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TitlePersonality traits as predictors of substance abuse and risky sexual behaviours mong university students in Ethiopia
AuthorNewaye, Tedla Kutaye
SubjectPersonality traits
SubjectSubstance use
SubjectRisky sexual behaviours
SubjectUniversity students
SubjectCollege students -- Ethiopia -- Attitudes
SubjectCollege students -- Psychology
SubjectCollege students -- Sexual behavior -- Ethiopia
SubjectSubstance abuse -- Ethiopia
Format1 online resource (xv, 235 leaves) : color illustrations; graphs
AbstractThis study was designed to determine the prevalence of substance use and risky sexual behaviours among university students in Ethiopia and examine whether personality traits predict substance use and risky sexual behaviours. Using a cross-sectional quantitative design, data were obtained from 2620 undergraduate students selected through stratified multistage sampling. Personality traits were measured through John, Donahue, and Kentleā€˜s (1991) Big Five Inventories [BFI-44]. Substance use and risky sexual behaviours were assessed using risky behaviour scales adapted from Miller et al. (2004) and Zuckerman and Kuhlman (2000). Statistical analysis was performed using Statistical Package for Social Sciences (SPSS) Version 20 and Analysis of Moment Structure (AMOS) Version 22 software. The findings revealed that 72.18% of the respondents reported that they have used at least one kind of substance in their lifetime and 50.27% of the participants had consumed at least one kind of substance in the past 30 days before the survey. The current prevalence of substance use was 46.3%, 16.1%, 9.9%, 6.8%, and 5.0% for drinking alcohol, chewing khat, smoking shisha, smoking cigarettes and marijuana use respectively. About 40.2% of respondents had sexual intercourse at least once in their lifetime and 25.6% had sex in the past three months before the study. Among sexually active respondents, 35% began sexual intercourse at the age of 17 years old or younger; 64.3% had multiple sexual partners; 53.1% had substance-induced sex, 62.03% had unsafe sex, and 45.3% had casual sex at least once. Males were found to be more at risk of substance use and risky sexual behaviours. Analysis of the structural relation revealed that conscientiousness and agreeableness traits were significant negative predictors and extraversion was a significant positive predictor of substance use and risky sexual behaviours. Neuroticism had a significant direct effect only on substance use. Substance use mediated the effect of personality traits on risky sexual behaviours. There was gender moderation or variation on the effect of personality traits on substance use and risky sexual behaviours. Therefore, the findings may imply that health risk behaviours were highly prevalent among students, which requires special prevention and intervention. Personality traits can be used to identify the vulnerable individuals and design programs aimed at developing behaviours underlying the protective traits.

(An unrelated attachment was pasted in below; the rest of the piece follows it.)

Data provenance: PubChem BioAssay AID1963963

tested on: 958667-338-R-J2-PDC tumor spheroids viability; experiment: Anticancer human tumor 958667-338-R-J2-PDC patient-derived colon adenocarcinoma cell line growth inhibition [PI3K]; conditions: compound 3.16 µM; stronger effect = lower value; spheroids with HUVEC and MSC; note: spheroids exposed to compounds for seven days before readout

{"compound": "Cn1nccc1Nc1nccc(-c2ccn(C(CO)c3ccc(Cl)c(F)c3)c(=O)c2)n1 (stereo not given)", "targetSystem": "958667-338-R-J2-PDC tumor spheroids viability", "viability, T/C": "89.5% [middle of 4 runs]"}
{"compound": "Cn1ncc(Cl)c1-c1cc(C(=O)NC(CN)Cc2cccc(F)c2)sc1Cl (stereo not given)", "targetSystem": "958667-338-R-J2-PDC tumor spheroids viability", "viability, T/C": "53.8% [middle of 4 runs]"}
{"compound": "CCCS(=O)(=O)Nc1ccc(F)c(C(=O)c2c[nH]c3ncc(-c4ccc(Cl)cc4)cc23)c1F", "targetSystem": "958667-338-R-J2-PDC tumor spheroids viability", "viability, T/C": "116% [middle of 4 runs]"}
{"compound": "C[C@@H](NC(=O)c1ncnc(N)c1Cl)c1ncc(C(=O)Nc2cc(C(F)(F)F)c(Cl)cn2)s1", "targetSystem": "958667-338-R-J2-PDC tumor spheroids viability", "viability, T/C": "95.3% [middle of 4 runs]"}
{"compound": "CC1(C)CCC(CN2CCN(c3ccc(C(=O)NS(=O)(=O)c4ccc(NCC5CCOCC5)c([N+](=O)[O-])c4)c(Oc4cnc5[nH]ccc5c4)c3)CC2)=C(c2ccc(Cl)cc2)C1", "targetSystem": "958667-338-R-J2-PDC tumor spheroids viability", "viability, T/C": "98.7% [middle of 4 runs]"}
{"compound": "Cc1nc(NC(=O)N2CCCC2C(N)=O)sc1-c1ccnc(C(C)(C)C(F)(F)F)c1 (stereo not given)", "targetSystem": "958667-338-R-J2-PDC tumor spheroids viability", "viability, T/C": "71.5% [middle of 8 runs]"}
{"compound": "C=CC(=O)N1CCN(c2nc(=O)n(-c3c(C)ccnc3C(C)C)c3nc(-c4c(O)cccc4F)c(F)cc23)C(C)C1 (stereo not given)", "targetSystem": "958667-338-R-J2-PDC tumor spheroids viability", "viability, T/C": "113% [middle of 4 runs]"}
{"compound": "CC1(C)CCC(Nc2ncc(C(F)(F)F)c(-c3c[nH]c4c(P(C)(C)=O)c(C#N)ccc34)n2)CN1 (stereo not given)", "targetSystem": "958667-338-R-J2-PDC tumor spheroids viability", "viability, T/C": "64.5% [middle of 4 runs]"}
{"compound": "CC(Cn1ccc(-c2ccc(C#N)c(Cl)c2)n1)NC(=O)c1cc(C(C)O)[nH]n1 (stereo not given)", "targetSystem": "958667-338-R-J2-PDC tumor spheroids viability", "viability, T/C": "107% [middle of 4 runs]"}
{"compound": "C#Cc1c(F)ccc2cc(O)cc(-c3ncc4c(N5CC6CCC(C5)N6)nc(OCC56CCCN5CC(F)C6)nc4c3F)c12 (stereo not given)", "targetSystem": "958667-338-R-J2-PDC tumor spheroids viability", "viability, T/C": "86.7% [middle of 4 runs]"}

AbstractD. Litt. et Phil. (Psychology)